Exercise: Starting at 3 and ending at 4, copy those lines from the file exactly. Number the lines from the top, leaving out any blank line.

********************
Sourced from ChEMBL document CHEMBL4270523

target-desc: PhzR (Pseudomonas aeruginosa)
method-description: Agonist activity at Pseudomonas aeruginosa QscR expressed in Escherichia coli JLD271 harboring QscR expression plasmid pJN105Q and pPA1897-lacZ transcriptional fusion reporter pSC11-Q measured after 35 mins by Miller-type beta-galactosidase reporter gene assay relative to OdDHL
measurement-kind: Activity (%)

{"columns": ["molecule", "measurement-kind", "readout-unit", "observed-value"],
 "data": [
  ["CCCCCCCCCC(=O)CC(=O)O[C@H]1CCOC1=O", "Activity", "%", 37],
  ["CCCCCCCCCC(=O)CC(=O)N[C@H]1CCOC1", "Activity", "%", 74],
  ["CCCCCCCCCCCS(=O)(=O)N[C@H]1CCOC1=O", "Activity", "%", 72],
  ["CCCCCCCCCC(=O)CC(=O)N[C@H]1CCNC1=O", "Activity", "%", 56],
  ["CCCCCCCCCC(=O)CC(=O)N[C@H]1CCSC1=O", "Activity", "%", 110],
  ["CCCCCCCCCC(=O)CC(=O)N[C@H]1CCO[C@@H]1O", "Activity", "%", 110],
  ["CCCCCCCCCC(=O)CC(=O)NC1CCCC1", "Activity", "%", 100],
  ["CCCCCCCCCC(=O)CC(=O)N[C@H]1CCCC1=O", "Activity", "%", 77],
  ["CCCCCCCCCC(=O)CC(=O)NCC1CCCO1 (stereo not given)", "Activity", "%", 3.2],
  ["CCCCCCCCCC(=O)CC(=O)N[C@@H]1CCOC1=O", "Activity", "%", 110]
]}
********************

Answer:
method-description: Agonist activity at Pseudomonas aeruginosa QscR expressed in Escherichia coli JLD271 harboring QscR expression plasmid pJN105Q and pPA1897-lacZ transcriptional fusion reporter pSC11-Q measured after 35 mins by Miller-type beta-galactosidase reporter gene assay relative to OdDHL
measurement-kind: Activity (%)